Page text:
For You Are With Me

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According to family legend, in the weeks before my father’s mother died, she had a conversation with my mother that changed the course of our lives.  At that time, my parents did not attend church.  I was still a baby so you know how long ago this was.  “Find a church,” my Grandma said, “Any church, I don’t care what denomination, but find a church and become a part of it.”

And in the months after her passing, my parents did just that.  They found a church.  As long as I can remember, church was always a central part of our spiritual and social lives.

When I was in my twenties, I left the church and in my forties, I returned.  A very long in the tooth prodigal son.

Last night I wrote about the events of the last week.  As I published the post and ran out the door to my friend’s party, I felt a lightness.  Eloquent or fumbling, I put into words what I had been feeling.  I tried to approach it with kindness, not always the easiest task when talking about polarizing subjects.

This morning,  I looked forward to church.  I got there early and sat in my pew.  There is a thirty minute organ concert that precedes every Sunday’s worship service.  You can judge me, you probably should judge me, but I tend to spend that time on my phone, checking Instagram, texting and emailing.  As the prelude began it’s final chords and the organ began to swell, I put my phone away.  In the time that I had been looking down on my phone, the sanctuary filled up.  This morning, it wasn’t average Sunday in November full, it was practically Easter full.

We stood to sing the opening hymn, A Mighty Fortress is Our God.  The oft-mentioned beauty of my church comforted me and yes, even surprised me a little.  Every Sunday, I can’t believe how at home I feel on my little pew in this grand, old sanctuary.  I was grateful to have a place where I could bring the sadnesses of the last week.

I touched on it in my last blog, this complicated navigation many of us are attempting with family members who did not vote the same way we did.  Like I said, my parents voted for Trump.  I voted for Hillary.  And for the last week, I’ve tried to figure out what these opposing positions mean about our relationship.  How can we see life so differently?

Big surprise, I cried in church.  Believe it or not, it was my first cry this week that was about the election.  Yes, I am disappointed that Hillary lost, but my tears were not really sad ones.  Well, maybe melancholy.

See, I cried this morning when I realized here I was in church again, after a twenty year break, because my parents showed me the value of it.  That church is a place to bring your heartache.  That church is a place to look at your heart and see what you need to change.  That church is where you have a moment to acknowledge what you are grateful for.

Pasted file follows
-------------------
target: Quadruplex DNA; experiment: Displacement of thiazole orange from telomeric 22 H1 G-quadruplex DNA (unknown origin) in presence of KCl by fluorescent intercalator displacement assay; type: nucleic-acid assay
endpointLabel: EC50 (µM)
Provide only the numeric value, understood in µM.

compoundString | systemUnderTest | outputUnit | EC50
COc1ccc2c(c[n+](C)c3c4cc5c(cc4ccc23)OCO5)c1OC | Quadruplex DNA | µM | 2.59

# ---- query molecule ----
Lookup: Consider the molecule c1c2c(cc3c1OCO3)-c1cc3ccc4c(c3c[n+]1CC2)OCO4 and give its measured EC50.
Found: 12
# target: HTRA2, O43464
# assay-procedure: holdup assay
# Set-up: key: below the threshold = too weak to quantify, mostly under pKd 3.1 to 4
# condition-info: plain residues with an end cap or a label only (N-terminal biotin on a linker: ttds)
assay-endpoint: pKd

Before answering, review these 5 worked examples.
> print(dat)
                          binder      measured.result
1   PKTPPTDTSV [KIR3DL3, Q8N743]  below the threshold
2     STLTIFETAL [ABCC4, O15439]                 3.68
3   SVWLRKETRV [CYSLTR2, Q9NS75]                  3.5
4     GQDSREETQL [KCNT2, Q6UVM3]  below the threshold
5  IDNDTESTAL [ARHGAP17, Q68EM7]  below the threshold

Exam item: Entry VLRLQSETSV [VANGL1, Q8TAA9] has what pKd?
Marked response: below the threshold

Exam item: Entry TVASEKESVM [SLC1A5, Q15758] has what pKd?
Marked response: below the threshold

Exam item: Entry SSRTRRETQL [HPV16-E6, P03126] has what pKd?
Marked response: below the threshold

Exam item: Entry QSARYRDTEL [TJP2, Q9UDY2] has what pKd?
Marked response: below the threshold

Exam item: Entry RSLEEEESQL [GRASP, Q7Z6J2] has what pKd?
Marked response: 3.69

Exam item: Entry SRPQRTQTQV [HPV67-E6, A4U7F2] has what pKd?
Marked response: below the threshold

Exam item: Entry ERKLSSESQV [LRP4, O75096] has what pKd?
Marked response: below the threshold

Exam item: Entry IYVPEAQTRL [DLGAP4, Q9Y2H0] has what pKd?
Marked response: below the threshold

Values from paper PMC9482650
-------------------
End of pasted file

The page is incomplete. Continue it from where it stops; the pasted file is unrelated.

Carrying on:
I thought about my ailing Grandma Avis who asked my Mom to find a church, any church, 46 years ago.   And maybe the ANY part is what I was thinking about in February, when I attended a worship service solely on the basis that I thought the church looked pretty when I drove by.  And when I walked into the church courtyard, I saw a poster that read, “Inclusive.”

The Scripture reading today was David’s Psalm 23.  When the man read, “I will fear no evil for you are with me,” I thought about how, like God, my parents are always with me, even when I feel there is a distance.

On Friday, when I spoke to my parents, my Dad stated that if someone ever asked him to deny Jesus, he would let them kill him.  He would die defending Christ. I assured him that that would never happen.  “You never know,” he insisted.  “If I die tonight, I have no regrets.”

Today was the first day that I prayed for Donald Trump and his impending presidency.  I prayed that God would give him wisdom and compassion and guidance.  With my head bowed and my eyes closed, it struck me that I have more in common with Trump than I’d like to admit.  I sometimes say cruel things. I sometimes make bad decisions. I can be self-serving. I grow my hair longer than what is ideal for my age/weight.

I loved that my church was packed today.  I looked around and saw faces I’d never seen before.  I imagined that maybe, like me, they had grown up in conservative churches in the Midwest or the South.  Maybe they had left the church in a huff or snuck out a side door.  But maybe, this week, this crazy week, affected them in a way that they said to themselves, I’d like to go somewhere to find comfort, healing.  Maybe they thought the church looked pretty.  Maybe they had a Grandma who begged, “Find a church, any church.”

That parable of the prodigal son, maybe it resonates because some of us feel like we’ve squandered riches and long to return home to a father that welcomes us with open arms.  Today, I thought about the time when my own Dad was a prodigal and the events that drove him back to church. Surely there are differences, big differences, but for now, maybe it’s best to hold to what we have in common, to cherish what we share.